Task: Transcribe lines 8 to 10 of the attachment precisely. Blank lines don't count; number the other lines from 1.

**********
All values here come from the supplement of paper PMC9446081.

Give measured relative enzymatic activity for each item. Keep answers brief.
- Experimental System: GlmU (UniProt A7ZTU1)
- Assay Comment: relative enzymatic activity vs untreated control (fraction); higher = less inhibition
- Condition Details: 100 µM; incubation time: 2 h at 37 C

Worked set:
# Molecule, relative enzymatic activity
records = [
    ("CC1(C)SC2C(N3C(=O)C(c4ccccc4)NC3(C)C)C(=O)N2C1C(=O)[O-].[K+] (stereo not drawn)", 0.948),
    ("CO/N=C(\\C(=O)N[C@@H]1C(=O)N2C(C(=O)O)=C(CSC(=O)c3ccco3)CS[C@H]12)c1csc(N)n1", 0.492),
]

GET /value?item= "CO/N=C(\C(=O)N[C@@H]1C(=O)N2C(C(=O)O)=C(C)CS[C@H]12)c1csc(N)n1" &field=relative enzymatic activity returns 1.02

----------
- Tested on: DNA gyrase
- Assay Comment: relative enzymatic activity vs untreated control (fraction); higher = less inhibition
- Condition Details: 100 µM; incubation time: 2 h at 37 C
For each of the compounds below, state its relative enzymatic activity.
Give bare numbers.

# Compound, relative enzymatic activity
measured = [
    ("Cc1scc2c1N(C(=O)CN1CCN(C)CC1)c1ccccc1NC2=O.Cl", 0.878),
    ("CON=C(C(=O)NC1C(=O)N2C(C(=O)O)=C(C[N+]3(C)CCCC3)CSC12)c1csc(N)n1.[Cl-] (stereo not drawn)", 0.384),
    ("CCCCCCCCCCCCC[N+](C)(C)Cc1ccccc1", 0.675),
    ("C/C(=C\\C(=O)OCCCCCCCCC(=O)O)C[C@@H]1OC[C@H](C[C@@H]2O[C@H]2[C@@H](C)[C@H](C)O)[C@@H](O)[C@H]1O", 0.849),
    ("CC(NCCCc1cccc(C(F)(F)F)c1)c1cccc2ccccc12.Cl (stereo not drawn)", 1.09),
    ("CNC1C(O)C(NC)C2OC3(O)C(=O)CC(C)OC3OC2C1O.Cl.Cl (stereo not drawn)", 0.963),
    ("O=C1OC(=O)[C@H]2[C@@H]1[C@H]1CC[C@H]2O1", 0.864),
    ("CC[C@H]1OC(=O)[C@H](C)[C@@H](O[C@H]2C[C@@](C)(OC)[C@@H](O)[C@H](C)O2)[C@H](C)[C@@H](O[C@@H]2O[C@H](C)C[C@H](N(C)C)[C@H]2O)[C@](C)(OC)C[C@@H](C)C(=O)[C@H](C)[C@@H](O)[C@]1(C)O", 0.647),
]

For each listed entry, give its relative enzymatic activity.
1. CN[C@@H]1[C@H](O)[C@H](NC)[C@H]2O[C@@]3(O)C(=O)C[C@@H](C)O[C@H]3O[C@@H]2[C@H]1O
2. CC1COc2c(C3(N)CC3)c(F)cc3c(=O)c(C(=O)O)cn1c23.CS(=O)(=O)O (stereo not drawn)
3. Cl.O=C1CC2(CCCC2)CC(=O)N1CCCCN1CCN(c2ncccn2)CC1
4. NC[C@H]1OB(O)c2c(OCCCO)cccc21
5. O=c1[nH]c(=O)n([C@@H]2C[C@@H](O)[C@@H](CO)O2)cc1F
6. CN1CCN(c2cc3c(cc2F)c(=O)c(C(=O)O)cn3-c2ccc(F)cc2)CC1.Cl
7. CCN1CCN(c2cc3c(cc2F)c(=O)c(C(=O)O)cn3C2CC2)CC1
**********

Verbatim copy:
records = [
    ("CC1(C)SC2C(N3C(=O)C(c4ccccc4)NC3(C)C)C(=O)N2C1C(=O)[O-].[K+] (stereo not drawn)", 0.948),
    ("CO/N=C(\\C(=O)N[C@@H]1C(=O)N2C(C(=O)O)=C(CSC(=O)c3ccco3)CS[C@H]12)c1csc(N)n1", 0.492),